There’s no denying that the 1950s was a strange time in world history. Much like the current era, there was a sense of foreboding on the horizon as the Cold War ramped up. At the same time, the ’50s marked the rise of the homemaker in American life (via PBS). Women who had gone to work during the war now retreated to their kitchens where they were encouraged to keep their families fed with a swath of new products that were just hitting the market. From canned meats to Jell-O, it seemed like the American diet had suddenly entered a whole new realm.
Although this time period led to a lot of experimentation in the kitchen, that doesn’t mean that all of it was particularly appealing. In fact, some of the recipes to have come out of the ’50s were patently strange. Perhaps it came down to home cooks getting used to all the new ingredients they now had access to after the rationing during World War II. Or maybe people just had weird tastes back then.
Whatever the case may be, here are some of the foods from the 1950s we’re hoping don’t make a comeback anytime soon. Maybe you’ll agree with us … or maybe, you’ll want to give some of these ideas a try for yourself.
Frosted ribbon loaf
It seems like in the 1950s, people didn’t really know the difference between sweet and savory foods. So many of the dishes beg the question of whether the cooks forgot what course they were taking along the way. That might explain the frosted ribbon loaf, which looks like a cake but actually pretty was far from it.
Click Americana features the frosted ribbon loaf recipe, describing the dish as starting out with layers of ham and eggs. This combination is then covered by a thick layer of cream cheese icing. The end result looks just like a cake, but anyone who cuts into it thinking they’re about to get a sweet treat will be sorely mistaken.
Perhaps the funniest part of this recipe is the raw tomato rose placed on top for decoration. It seems pretty likely that it’s there solely for presentation. The last thing we want when biting into a strangely savory cake is to get a mouthful of raw, unseasoned tomato designed to look like a flower — although it does seem to match with the strange flavor profile that’s going on here. We’ll have to pass.
There are certainly worse dishes that came out of the 1950s, but that doesn’t mean we’re going to be putting grapefruit Alaska on our tables anytime soon. Basically, this dish looks like the person serving it wanted to be healthy when they started out, but then decided to scrap that idea halfway through (we’ve all been there, right?). According to Taste of Home, the recipe begins with a grapefruit cut in half; rum extract, whipped cream, and meringue complete the vision.
When it all comes together, suffice to say it looks pretty random. While there’s nothing wrong with a light fruit salad with a creamy element, it just doesn’t sound appealing to us. At least remove the grapefruit peel to make it easier to eat. Plus, it just doesn’t sound very indulgent, but it still packs in the dairy and calories for seemingly no good reason. This isn’t a dessert we’ll be making any time soon — and we hope it doesn’t work it’s way back into anyone’s regular dessert rotation.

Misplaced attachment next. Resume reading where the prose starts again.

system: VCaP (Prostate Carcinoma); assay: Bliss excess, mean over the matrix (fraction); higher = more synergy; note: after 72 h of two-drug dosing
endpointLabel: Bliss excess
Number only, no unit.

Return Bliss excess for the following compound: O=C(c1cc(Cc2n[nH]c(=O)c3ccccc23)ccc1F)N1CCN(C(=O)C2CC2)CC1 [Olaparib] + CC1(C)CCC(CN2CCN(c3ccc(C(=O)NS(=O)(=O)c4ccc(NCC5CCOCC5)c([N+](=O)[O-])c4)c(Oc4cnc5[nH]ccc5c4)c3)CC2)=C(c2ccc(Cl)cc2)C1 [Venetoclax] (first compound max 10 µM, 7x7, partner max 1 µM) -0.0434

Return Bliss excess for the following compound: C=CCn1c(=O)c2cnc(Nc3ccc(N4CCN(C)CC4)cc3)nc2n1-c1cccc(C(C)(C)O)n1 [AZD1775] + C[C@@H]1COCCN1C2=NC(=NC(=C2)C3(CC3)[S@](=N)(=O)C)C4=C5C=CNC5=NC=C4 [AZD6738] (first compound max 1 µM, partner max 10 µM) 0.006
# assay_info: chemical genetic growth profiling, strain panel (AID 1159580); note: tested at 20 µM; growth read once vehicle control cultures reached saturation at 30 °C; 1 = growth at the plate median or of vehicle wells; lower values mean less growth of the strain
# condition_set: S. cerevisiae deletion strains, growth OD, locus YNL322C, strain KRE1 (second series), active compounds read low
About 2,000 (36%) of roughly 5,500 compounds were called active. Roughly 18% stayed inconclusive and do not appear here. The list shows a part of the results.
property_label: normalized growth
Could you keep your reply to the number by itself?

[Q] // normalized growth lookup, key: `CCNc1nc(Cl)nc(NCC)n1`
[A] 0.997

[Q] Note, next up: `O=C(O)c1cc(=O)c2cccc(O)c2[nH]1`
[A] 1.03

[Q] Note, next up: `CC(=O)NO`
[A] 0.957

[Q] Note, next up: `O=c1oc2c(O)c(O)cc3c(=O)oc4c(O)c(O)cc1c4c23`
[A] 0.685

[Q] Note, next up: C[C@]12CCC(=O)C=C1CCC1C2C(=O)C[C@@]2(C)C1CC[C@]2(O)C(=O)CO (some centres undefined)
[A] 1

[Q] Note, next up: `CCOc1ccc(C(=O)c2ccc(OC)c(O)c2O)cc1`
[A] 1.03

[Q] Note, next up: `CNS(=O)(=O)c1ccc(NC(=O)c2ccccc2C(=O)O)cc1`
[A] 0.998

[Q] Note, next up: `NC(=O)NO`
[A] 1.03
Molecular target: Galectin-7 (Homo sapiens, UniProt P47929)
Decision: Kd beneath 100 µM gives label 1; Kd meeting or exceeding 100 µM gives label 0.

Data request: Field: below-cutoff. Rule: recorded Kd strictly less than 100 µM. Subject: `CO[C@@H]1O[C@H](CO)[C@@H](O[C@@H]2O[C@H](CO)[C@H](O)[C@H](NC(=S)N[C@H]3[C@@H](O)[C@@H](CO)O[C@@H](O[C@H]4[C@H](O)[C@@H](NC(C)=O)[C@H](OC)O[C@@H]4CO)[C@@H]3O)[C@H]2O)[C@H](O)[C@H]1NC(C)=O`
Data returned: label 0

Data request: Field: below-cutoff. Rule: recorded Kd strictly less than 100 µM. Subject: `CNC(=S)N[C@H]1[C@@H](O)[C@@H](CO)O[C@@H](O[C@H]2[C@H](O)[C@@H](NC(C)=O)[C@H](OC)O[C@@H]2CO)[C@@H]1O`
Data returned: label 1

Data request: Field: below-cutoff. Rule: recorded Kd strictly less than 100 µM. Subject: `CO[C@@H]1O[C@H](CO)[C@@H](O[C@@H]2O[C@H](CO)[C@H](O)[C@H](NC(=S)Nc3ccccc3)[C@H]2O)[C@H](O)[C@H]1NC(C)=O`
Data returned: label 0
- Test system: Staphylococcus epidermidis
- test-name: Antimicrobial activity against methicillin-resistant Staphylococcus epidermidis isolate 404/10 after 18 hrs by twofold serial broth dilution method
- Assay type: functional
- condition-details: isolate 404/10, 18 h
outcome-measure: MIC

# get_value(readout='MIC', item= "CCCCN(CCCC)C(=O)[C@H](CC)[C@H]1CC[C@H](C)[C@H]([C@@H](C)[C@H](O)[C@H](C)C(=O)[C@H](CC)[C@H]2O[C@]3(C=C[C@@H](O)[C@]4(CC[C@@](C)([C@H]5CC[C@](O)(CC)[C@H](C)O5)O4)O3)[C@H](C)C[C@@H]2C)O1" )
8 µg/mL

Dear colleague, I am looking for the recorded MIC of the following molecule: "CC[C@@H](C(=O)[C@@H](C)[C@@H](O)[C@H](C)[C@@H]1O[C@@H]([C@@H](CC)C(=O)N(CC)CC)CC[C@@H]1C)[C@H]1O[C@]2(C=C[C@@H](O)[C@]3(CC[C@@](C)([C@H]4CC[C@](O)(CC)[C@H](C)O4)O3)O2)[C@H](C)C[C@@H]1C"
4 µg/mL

Banana candle salad
In the 1950s, it seems like many of the popular dishes were less about flavor and more about appearances — and that certainly checks out with the ethos of the era. So we weren’t too surprised when we came across the banana candle salad (via Kitchn). Although it’s a super simple recipe, it’s still not one we would make.
Your choice of pineapple rings or Jell-O bites is used to make the base. The candles themselves are made using the tips of bananas. It’s safe to say that this is one of the most phallic desserts we’ve ever seen, which is just one of the reasons you won’t find it on our tables any time soon.
But we haven’t gotten to the worst part yet. While this dessert looks questionable, the combo of banana and Jell-O doesn’t sound too bad, right? Well, there’s a good chance you’ll be just as turned off as we were when we found out that some versions of this recipe use mayonnaise to mimic melted candle wax. And that’s precisely where this recipe lost us. We’re glad banana candle salads haven’t yet made a resurgence in the modern-day.
Spam fiesta peach cups
Listen, we love a good fruit and meat combo, but that doesn’t mean that every kind of fruit and meat is eligible for creating this type of mashup. And if you ask most people, they will probably tell you that Spam is the type of meat that you should treat a little more carefully. That’s why we were absolutely shocked by a recipe for Spam fiesta peach cups (via Star Tribune).
The recipe calls for ground Spam, rolled oats, milk, ketchup, and mustard. Yes — the ketchup is the most cursed of additions here. Basically, you just mix all of the ingredients and stuff them into halved peaches. But do you use fresh peaches? Of course not, it’s the ’50s. Instead, the recipe calls for canned peaches.
Finally, you broil the concoction for 10 to 12 minutes, letting the ostensibly rancid smell fill your home until your guests feel forced to leave. Or at least that’s how we imagine it going, anyway. We might have to live our lives without ever tasting Spam fiesta peach cups. Oh well!
Ambrosia salad is sometimes still made in home kitchens today, but we’re here to pass along an important message: It’s not good. Do you want a fruit salad or a proper dessert? Make up your mind! But this recipe can’t. Taste of Home’s version calls for mandarin oranges and pineapple tidbits. If you really want to feel like you’re in a ’50s-era kitchen, we suggest buying them canned instead of fresh. You want to stay true to the spirit of the recipe, right? This combination isn’t too bad on its own, nor does the addition of shredded coconut turn us off.
The real problem comes with the next two ingredients which are so bad it’s almost too painful for us to type them out. Ready? Marshmallows and sour cream. Yes, you read that right. You add both marshmallows and sour cream to this dish, and then basically just mix everything together and serve it to your guests.